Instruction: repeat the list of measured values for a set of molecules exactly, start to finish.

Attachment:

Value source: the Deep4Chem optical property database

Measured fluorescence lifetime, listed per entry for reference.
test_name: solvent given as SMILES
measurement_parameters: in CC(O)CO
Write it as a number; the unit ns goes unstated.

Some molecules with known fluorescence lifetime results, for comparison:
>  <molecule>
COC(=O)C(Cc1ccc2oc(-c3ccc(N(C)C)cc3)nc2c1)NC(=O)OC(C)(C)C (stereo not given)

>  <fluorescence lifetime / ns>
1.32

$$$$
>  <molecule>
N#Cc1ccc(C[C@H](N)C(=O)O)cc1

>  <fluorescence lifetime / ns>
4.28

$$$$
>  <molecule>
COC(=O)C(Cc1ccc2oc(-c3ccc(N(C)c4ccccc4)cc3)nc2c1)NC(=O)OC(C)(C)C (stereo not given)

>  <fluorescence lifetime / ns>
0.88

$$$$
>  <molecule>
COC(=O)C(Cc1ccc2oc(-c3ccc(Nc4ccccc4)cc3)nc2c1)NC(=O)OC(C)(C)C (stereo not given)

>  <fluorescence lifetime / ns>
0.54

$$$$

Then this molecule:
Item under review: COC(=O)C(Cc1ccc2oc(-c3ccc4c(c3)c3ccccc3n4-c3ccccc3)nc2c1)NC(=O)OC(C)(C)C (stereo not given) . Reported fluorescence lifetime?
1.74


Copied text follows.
Value source: the Deep4Chem optical property database

Measured fluorescence lifetime, listed per entry for reference.
test_name: solvent given as SMILES
measurement_parameters: in CC(O)CO
Write it as a number; the unit ns goes unstated.

Some molecules with known fluorescence lifetime results, for comparison:
>  <molecule>
COC(=O)C(Cc1ccc2oc(-c3ccc(N(C)C)cc3)nc2c1)NC(=O)OC(C)(C)C (stereo not given)

>  <fluorescence lifetime / ns>
1.32

$$$$
>  <molecule>
N#Cc1ccc(C[C@H](N)C(=O)O)cc1

>  <fluorescence lifetime / ns>
4.28

$$$$
>  <molecule>
COC(=O)C(Cc1ccc2oc(-c3ccc(N(C)c4ccccc4)cc3)nc2c1)NC(=O)OC(C)(C)C (stereo not given)

>  <fluorescence lifetime / ns>
0.88

$$$$
>  <molecule>
COC(=O)C(Cc1ccc2oc(-c3ccc(Nc4ccccc4)cc3)nc2c1)NC(=O)OC(C)(C)C (stereo not given)

>  <fluorescence lifetime / ns>
0.54

$$$$

Then this molecule:
Item under review: COC(=O)C(Cc1ccc2oc(-c3ccc4c(c3)c3ccccc3n4-c3ccccc3)nc2c1)NC(=O)OC(C)(C)C (stereo not given) . Reported fluorescence lifetime?
1.74